DUBAI // Schools in Dubai and the Northern Emirates say the academic year is off to a better start than usual, despite persistent problems that include staff shortages and faulty air conditioning.
In previous years, the return to school has been marred by delayed textbook orders and severe teacher shortages. Last year, in Dubai alone, there was a shortage of 102 teachers - particularly in mathematics and English.
"Most of our classes are staffed with teachers this year, barring some that do not have English teachers," said Yousef Al Shehhi, the principal of Al Rams Secondary School in Ras Al Khaimah. "But the zone has promised us a teacher by next week."
In the meantime, he said, classes were being redistributed so that pupils' learning would not be disrupted.
The school also reported a shortage of textbooks. "More than 50 pupils in Grade 10 have not received their textbooks, which we are expecting in the next two to three days," said Mr Al Shehhi.
He said the shortage was because many pupils had transferred from other schools and some were attending for the first time.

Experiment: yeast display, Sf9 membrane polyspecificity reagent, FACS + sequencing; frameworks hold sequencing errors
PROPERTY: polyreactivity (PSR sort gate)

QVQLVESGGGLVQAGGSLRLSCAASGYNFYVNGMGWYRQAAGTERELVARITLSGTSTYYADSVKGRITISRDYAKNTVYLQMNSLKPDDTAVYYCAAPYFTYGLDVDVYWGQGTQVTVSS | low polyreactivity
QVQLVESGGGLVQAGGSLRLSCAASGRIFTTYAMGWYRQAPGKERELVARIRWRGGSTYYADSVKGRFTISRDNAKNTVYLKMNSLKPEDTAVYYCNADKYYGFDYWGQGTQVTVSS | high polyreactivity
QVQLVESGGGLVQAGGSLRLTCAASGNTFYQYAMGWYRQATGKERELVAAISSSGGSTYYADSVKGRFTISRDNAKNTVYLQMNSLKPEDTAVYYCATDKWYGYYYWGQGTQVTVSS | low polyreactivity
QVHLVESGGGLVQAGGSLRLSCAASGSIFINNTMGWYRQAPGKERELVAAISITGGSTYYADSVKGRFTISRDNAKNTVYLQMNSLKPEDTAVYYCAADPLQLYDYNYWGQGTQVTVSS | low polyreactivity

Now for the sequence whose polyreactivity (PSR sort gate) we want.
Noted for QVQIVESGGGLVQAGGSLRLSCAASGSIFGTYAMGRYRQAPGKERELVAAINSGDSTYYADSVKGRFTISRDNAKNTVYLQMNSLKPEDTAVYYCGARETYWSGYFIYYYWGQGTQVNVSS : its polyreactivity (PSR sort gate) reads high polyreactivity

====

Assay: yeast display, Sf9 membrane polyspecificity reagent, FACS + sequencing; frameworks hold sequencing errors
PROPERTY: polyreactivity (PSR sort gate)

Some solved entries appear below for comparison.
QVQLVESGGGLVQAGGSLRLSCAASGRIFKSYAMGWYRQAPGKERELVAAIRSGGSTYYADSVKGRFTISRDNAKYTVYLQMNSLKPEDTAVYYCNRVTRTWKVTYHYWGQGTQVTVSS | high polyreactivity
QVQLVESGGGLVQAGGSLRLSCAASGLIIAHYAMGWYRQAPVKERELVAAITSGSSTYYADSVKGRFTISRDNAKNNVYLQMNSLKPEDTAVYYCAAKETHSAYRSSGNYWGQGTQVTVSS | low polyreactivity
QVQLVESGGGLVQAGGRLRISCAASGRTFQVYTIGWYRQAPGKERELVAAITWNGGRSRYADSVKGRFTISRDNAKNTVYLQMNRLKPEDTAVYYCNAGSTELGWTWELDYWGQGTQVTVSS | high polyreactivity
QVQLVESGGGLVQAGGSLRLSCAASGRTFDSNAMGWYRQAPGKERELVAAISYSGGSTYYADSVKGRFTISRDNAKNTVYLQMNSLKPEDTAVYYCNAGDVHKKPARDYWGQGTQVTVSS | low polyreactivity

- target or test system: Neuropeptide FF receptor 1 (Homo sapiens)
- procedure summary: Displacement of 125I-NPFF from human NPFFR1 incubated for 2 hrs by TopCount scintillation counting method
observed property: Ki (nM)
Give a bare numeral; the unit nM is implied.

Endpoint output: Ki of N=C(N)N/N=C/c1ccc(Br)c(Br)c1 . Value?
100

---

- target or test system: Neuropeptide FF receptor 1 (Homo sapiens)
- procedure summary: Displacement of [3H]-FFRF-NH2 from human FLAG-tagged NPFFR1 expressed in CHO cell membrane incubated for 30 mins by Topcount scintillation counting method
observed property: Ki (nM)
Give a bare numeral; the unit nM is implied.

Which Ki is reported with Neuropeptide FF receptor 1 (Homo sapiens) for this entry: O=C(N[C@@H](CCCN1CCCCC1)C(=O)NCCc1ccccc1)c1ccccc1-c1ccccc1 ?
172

Mr Al Shehhi added that he had expected the old window air conditioning in all the classrooms to be replaced by split units during the summer holidays. "This has not happened yet," he said.
"The window ACs make a lot of noise and it is very disturbing to the pupils and teachers."
Khawla Al Naqbi, the principal of Umm Roman Bint Amer Girls School in Sharjah, said the school's air conditioning was not working.
"This is not fine and it is very difficult to manage in the heat," she said. "We have asked them to send an engineer soon."
Another principal of a RAK school said he was in need of an English teacher.
"The situation is less chaotic than last year. This time, most of the issues have been resolved on time," he said. "We just need one more English teacher this year."
Adel Al Qeisa, a teacher at Al Noaman Bin Basheer Secondary School in Ajman, said staff had already begun ironing out the expected problems.
"There has been a lot of internal movement of teachers between schools, but that was sorted out before the children returned," he said. "The school was prepped, cleaned and all the books were distributed beforehand at our school."
Mosa Sad Al Bana, the principal of Al Royed School in RAK, said the school was in need of a music teacher, but that all other subjects were fully staffed.